The Euro crises could be causing Europeans to look beyond expensive iPhones, and opt for cheaper alternatives powered by Google’s Android. A study by the Kantar Group, a research firm based in London, revealed that Apple’s smartphone market share declined in France, Germany, Italy, and Spain to name a few due to the recent European economic crisis. Apple’s smartphone market share declined from 29 percent to 20 percent while it declined from 27 percent to 22 percent in Germany. The iPhone 4S helped Apple gain market share in the U.S. and Britain, but significant market share loss in Europe. Android, on the other hand, continues to flourish and enjoyed a dominant market share of 61 percent in Germany with the Samsung Galaxy II, its flagship product. Apple has traditionally maintained higher prices for the iPhone by leveraging its brand value and gaining maximum profits during the process. Analysts believe that Apple could gain by showing some price flexibility on the iPhone 4S, especially for weaker economies such as Europe. Another initiative that Apple could take is to come up with a cheaper iPhone with lower specifications than the current iPhone 4S.
The Kodak story illustrates an important aspect of multipoint pricing: Aggressive pricing in one market may elicit a response from rivals in another market. The firm needs to consider how its global rivals will respond to changes in its pricing strategy before making those changes. A second aspect of multipoint pricing arises when two or more global companies focus on particular national markets and launch vigorous price wars in those markets in an attempt to gain market dominance. In the Brazil market for disposable diapers, two U.S. companies, Kimberly-Clark Corp. and Procter & Gamble, entered a price war as each struggled to establish dominance in the market.24 As a result, over three years the cost of disposable diapers fell from $1 per diaper to 33 cents per diaper, while several other competitors, including indigenous Brazilian firms, were driven out of the market. Kimberly-Clark and Procter & Gamble are engaged in a global struggle for market share and dominance, and Brazil is one of their battlegrounds. Both companies can afford to engage in this behavior, even though it reduces their profits in Brazil, because they have profitable operations elsewhere in the world that can subsidize these losses.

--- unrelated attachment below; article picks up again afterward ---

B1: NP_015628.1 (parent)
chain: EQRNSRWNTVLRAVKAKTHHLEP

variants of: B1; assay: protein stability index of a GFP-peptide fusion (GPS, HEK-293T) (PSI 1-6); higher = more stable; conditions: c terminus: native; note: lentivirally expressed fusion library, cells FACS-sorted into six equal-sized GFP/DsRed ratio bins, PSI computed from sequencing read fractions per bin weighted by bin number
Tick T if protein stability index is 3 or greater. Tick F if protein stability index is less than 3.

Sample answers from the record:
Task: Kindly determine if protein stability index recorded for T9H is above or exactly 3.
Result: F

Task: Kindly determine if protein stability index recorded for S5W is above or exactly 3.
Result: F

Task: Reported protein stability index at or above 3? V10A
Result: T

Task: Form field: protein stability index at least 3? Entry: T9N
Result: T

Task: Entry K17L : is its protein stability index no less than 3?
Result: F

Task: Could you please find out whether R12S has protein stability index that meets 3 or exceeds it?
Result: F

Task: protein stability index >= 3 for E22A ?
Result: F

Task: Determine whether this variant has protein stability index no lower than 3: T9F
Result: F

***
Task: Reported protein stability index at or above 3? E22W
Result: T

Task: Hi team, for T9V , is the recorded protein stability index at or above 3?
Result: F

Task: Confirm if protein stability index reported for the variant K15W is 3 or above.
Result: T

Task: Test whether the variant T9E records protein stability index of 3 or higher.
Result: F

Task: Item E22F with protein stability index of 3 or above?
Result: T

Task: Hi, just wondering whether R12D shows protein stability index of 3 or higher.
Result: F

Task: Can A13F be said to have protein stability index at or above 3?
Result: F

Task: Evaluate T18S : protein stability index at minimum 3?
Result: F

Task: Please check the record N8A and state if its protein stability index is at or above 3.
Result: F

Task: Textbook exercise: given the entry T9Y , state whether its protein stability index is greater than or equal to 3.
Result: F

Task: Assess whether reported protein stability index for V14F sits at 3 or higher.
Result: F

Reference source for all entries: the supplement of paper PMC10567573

Pricing decisions around the world need to be centrally monitored. It is tempting to delegate full responsibility for pricing decisions to the managers of various national subsidiaries, thereby reaping the benefits of decentralization. However, because pricing strategy in one part of the world can elicit a competitive response in another, central management needs to at least monitor and approve pricing decisions in a given national market, and local managers need to recognize that their actions can affect competitive conditions in other countries.
Experience Curve Pricing
We first encountered the experience curve in Chapter 13. As a firm builds its accumulated production volume over time, unit costs fall due to experience effects. Learning effects and economies of scale underlie the experience curve. Price comes into the picture because aggressive pricing (along with aggressive promotion and advertising) can build accumulated sales volume rapidly and thus move production down the experience curve. Firms further down the experience curve have a cost advantage vis-à-vis those further up the curve.
Many firms pursuing an experience curve pricing strategy on an international scale will price low worldwide in attempting to build global sales volume as rapidly as possible, even if this means taking large losses initially. Such a firm believes that in several years, when it has moved down the experience curve, it will be making substantial profits and have a cost advantage over its less-aggressive competitors.